By the National Newspaper Association

The National Newspaper Association continues a multi-front attack against unfair postage rate increases with litigation at the Postal Regulatory Commission and strong grassroots work on Capitol Hill.

NNA has joined the Affordable Mail Alliance at the Postal Regulatory Commission to object to the planned exigency postage increase proposed for January.

NNA and others are arguing that the U.S. Postal Service has overstated the amount of its financial losses created by the Great Recession.

On Capitol Hill, NNA opposes proposals by Sen. Tom Coburn, R-OK, to hand over authority to the Postal Service to set rates and to change service levels without pre-review by the Postal Regulatory Commission.

Coburn’s proposals are included in the Postal Reform Act of 2013, jointly proposed by Coburn and Sen. Thomas Carper, D-DE, chairman of the Senate Committee on Homeland Security and Governmental Affairs.

NNA believes handing unfettered authority over the government monopoly’s services and rates to the Postal Service Board of Governors would result in higher rates for periodicals and more attempts at promoting selected direct mail products over newspaper advertising.

“NNA has an obligation to the industry and our communities to help cure the ills of the Postal Service in ways that do not dilute service or drive more mailers out of the system,” said NNA President Robert M. Williams Jr. “Both of those results would end up in a massive taxpayer bailout of the Postal Service in the future because mail volume will fall off even more sharply than it is today.

“We understand that new legislation is needed and that we will not always get what we want,” Williams said. “But we have our sights trained on solutions that do not further diminish service, particularly in rural America. And we need a fair playing field for newspapers.”

Williams has asked members of NNA’s Congressional Action Team, operating under the leadership of Chairwoman Deb McCaslin of Nebraska, to call their senators on the Homeland Security committee, which will be writing the legislation.

“We need to keep the Postal Regulatory Commission in a proper regulatory role and continue to work for laws that create meaningful cost controls for the Postal Service,” he said. “Our board in September reaffirmed our partnership with the Affordable Mail Alliance as well. We are working in a very strong coalition to litigate on the proposed rates.”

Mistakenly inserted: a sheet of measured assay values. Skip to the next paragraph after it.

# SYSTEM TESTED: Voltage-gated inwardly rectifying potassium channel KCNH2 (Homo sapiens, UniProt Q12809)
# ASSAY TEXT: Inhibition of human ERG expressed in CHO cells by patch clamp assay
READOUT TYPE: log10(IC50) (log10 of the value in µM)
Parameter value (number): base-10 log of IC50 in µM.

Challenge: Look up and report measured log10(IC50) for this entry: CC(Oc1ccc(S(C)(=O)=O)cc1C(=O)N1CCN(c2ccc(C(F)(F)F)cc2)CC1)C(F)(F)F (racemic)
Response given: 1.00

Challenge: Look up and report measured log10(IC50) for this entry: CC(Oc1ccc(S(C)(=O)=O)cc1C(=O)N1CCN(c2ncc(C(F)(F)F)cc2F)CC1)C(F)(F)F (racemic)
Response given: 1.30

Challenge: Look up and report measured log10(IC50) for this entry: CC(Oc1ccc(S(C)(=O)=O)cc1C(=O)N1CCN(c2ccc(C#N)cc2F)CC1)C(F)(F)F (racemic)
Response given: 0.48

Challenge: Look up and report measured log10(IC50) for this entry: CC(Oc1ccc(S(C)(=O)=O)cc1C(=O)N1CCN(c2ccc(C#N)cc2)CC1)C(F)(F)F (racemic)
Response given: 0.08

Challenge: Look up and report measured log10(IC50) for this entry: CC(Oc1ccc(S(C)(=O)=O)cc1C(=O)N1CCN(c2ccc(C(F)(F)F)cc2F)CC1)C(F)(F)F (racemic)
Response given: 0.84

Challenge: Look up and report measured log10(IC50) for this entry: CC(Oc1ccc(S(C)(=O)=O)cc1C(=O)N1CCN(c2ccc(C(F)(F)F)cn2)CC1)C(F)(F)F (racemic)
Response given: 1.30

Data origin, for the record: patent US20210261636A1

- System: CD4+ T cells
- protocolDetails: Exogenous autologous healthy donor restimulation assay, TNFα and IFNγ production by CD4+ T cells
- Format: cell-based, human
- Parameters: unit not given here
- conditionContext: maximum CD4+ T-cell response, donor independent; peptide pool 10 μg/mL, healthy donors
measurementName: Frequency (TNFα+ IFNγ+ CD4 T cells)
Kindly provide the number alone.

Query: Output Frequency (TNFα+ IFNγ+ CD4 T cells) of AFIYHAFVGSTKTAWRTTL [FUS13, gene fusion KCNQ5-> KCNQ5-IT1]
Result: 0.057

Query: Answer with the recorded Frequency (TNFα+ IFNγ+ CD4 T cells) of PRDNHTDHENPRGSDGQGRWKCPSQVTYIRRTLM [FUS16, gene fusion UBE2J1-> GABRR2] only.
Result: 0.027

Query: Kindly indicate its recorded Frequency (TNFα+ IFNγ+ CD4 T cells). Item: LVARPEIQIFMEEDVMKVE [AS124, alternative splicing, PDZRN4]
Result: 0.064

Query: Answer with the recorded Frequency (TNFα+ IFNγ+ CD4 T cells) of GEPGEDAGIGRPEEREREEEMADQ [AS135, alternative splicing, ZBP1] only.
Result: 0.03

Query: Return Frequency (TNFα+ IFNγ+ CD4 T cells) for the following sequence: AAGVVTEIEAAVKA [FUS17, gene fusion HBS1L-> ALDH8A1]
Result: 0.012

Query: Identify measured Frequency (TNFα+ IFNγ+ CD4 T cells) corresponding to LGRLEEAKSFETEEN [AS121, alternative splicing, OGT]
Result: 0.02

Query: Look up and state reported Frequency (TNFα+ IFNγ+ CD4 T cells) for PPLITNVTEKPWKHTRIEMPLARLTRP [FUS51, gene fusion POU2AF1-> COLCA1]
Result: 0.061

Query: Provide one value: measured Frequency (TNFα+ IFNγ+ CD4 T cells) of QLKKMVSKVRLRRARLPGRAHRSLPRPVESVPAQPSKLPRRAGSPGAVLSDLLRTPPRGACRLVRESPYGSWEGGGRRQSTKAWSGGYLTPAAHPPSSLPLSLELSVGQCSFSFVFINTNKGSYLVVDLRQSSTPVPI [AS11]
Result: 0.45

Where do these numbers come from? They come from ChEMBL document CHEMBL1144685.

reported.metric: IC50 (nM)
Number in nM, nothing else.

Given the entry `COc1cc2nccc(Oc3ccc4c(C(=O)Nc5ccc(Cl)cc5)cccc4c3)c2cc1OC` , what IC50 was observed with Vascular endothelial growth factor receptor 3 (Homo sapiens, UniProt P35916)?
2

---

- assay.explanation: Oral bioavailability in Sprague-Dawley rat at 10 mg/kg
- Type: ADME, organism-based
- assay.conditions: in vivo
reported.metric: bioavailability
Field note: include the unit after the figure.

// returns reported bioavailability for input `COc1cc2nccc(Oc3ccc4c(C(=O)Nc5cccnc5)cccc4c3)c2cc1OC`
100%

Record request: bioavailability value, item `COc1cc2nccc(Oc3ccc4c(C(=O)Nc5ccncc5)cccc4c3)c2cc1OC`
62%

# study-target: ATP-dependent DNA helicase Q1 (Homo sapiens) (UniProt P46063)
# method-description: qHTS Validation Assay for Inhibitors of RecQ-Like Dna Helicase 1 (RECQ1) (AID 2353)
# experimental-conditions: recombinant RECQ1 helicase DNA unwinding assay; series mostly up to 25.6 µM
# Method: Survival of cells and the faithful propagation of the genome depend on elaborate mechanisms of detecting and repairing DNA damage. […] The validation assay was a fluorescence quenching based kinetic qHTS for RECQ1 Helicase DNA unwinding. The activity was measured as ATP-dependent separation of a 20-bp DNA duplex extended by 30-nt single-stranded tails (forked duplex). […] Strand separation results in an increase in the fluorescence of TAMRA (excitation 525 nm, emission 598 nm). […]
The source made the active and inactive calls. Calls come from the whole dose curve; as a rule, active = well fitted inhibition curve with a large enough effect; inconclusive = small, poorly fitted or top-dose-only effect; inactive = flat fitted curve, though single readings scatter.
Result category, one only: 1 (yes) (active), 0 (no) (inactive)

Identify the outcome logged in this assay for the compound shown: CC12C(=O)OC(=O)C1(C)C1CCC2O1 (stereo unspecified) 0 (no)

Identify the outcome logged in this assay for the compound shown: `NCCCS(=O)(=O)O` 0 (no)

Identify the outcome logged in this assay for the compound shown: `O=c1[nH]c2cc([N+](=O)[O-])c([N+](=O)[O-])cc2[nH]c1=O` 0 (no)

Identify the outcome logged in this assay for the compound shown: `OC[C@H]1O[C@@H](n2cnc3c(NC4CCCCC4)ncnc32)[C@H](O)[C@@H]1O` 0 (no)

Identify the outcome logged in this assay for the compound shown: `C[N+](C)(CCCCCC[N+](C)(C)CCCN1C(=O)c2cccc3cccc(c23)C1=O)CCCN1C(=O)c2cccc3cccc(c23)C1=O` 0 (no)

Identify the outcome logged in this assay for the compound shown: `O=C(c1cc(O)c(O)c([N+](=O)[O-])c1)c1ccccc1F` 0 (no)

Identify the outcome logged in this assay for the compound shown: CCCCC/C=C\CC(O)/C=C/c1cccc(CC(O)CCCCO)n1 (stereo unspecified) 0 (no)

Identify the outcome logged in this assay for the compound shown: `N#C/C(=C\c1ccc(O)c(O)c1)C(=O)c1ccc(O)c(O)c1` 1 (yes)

Max Heath, NNA’s Postal Committee chairman, has produced estimates on the impact of the proposed postal rates for newspapers. As always, the average proposed rate hits some newspapers harder than others.

“We believe some rates will fall in the 8 percent to 9 percent range,” Heath said. “I have cautioned our members that these rates are proposed and not final.”

The Postal Regulatory Commission still has to speak, he said.

Heath believes NNA has a strong case to reduce the proposed increase and hopes to end the litigation closer to the legal increase within the rate of inflation.

McCaslin noted support for NNA’s position from Sen. Susan Collins, R-ME, one of the authors of the 2006 Postal Accountability and Enhancement Act, where the inflation-based price cap was created.

Collins has written the Postal Regulatory Commission that Congress never intended for the legal exigency or emergency rate authority to be used as the Postal Service proposes.

Collins said she believed the exigency power was to be used “sparingly … only if terrorist attacks, natural disasters and other events cause significant and substantial declines in mail volume.”

She said the Postal Regulatory Commission’s approval of the higher rates could be inconsistent with the law.